On December 22, 2021, a semi-truck drove the I-10 from Tucson to Casa Grande without any humans on board. This trip was the culmination of years of road tests for the autonomous trucking company TuSimple, which plans to operate an eventual fleet of thousands of self-driving semis beginning in 2024.
TuSimple’s trucks have already conducted multiple trips between Tucson and Phoenix, as well as into Texas and Florida. However, these trips have always included two humans on board, even if they weren’t steering. The Dec. 22 trip, which was an 80-mile run between the Port of Tucson and a retail distribution center, was the first of TuSimple’s “driver out” tests. And more are on their way.
“Last year we were so focused on getting this driver-out test, and there was a lot of pressure to get it done, so it was really exciting to get it done before the holidays and start 2022 off on the right foot,” said Jason Wallace, director of marketing for TuSimple. “There’s a lot of moving parts. We have to work with the Arizona [Department of Transportation] and law enforcement. Although it is on the open road, it is supervised by law enforcement and it’s not something we can do anytime we want. It has to be well-orchestrated.”
During the driver-out trip (also codenamed “Ghost Rider”), the autonomous truck was accompanied by three other vehicles. The caravan comprised another TuSimple truck with humans on-board some five miles in front to watch out for irregularities on the road, a TuSimple van a half-mile behind the autonomous truck, and finally an unmarked law enforcement vehicle at the back.
The drive took place at night, both due to reduced traffic, and according to Wallace, for an added challenge.
“If you do this test during the day, I don’t know if it’s assumed you can do it at night. But our feeling was if you do it at night, it’s assumed you can do it during the day,” Wallace said. “We felt the AI system had to be at a very mature state before we removed the driver from the cockpit. The system had to be capable of surface streets, highways, lane changes, cut-ins, emergency vehicles, on ramps and off ramps and more.”
TuSimple plans to continue these trips through the first half of 2022 on a monthly basis. However, there are still a number of tests and advancements needed for the technology.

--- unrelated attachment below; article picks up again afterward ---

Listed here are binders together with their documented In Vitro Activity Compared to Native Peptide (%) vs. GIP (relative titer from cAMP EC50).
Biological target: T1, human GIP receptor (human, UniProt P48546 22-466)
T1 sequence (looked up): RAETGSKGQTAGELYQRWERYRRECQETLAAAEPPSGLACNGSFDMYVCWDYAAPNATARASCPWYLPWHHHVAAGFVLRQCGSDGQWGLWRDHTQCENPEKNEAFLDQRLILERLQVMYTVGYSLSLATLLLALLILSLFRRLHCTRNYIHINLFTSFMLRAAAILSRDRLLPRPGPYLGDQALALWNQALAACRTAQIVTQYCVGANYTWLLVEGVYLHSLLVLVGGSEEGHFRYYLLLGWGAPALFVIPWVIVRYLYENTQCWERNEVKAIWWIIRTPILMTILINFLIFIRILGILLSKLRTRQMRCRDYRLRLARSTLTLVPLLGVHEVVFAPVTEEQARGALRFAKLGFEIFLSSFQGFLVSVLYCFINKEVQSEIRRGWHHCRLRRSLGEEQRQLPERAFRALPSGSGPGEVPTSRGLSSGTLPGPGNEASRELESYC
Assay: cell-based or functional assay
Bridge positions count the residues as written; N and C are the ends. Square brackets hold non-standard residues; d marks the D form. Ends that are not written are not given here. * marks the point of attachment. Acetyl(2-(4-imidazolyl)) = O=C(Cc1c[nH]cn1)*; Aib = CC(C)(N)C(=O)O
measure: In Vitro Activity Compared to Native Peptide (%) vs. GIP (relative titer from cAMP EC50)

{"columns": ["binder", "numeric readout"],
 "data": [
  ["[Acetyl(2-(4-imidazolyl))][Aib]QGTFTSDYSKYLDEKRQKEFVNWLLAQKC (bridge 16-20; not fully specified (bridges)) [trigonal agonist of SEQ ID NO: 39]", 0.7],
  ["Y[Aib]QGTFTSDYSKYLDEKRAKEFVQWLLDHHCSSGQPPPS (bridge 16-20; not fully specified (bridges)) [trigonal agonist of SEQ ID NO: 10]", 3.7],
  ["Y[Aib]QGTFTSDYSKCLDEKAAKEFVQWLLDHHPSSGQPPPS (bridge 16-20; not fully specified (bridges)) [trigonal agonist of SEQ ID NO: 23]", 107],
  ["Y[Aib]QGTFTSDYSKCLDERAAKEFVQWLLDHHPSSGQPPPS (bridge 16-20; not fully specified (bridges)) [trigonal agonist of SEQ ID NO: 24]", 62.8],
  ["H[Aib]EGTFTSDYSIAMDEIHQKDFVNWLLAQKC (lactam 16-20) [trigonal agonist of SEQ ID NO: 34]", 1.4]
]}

“There’s still a lot of challenges to overcome in this field,” said Hao Xin, a University of Arizona professor of electrical and computer engineering, and co-founder of the automotive radar company LuneWave. “One of them is perception: How are you going to be able to provide better-than-human perception in these systems? That’s a big thing we’re working on [at LuneWave]. There’s also control within the self-driving algorithm. But beyond science and engineering, there’s work that needs to be done in policy and regulation.”
Tucson-based LuneWave develops automotive radar sensor systems for autonomous vehicles. Their specialty antennas provide a 360 degree field of view, and can see nearly 1,000 feet in the distance. Because LuneWave’s sensors also view in 3D, they can be useful for autonomous drones as well as cars.
“I think a big reason there is so much of this in Tucson is that the state of Arizona is advanced and progressive in terms of policy and encouraging companies,” Xin said. “And once you start to have a cluster of these types of companies, more companies come in. It’s a positive feedback effect.”
LuneWave has also been conducting road tests throughout Tucson for multiple years, retrofitting vehicles with their “sensor suites” that utilize radar, cameras, and LIDAR. Xin has personally seen how this technology can make for safer and more efficient roads.
“Most traffic accidents are caused by human error,” Xin said. “So assisted driving and eventually autonomous driving will be very beneficial for avoiding this, and I think it’s actually a hugely underestimated part of the field.”
While this technology may eventually threaten job security for truckers, it can also solve current problems in the industry. In 2017, the American Trucking Association reported the trucking industry was short roughly 50,000 drivers. Estimates also include the shortage growing to more than 175,000 by 2026. ATA blamed these shortages on an aging driver population, lifestyle issues, and regulatory challenges.
“This on-demand economy that we’re living in and all enjoy, where you can order something online and have it delivered tomorrow, is placing extreme strain on the supply chain in general, even outside of COVID,” Wallace said. “The pandemic has exacerbated the issue, but these consumer behaviors are driving the need for the supply chain to become more efficient. There’s a really high demand for this technology.”
TuSimple’s next goals include being able to operate in cold weather, and automating multiple “lanes.” By lanes, the company is referring to one point to another. The Dec. 22 trip was to a single destination. However, the company plans to have their self-driving trucks be able to pick up freight and drive between multiple cities all without humans on board.
“The entire supply chain for this technology is still relatively young. So it’s really important for us to continue to work with manufacturers and developers to help evolve the supply chain as a whole,” Wallace said.
Although the self-driving semi-trucks are TuSimple’s most tangible endeavor, Wallace says they are “fundamentally a software company.” To this end, TuSimple recently announced a new collaboration with computer and microchip company Nvidia. In this partnership, TuSimple and Nvidia are co-developing the “computational brain” of the trucks’ computers.
“We’re no longer 100% reliant on suppliers to create the hardware for our system,” Wallace said. “We’re now involved in co-developing the brain. And that’s a huge step for us because it will make sure the hardware meets the demands of our software. In a sense, we’re in control of our own destiny.”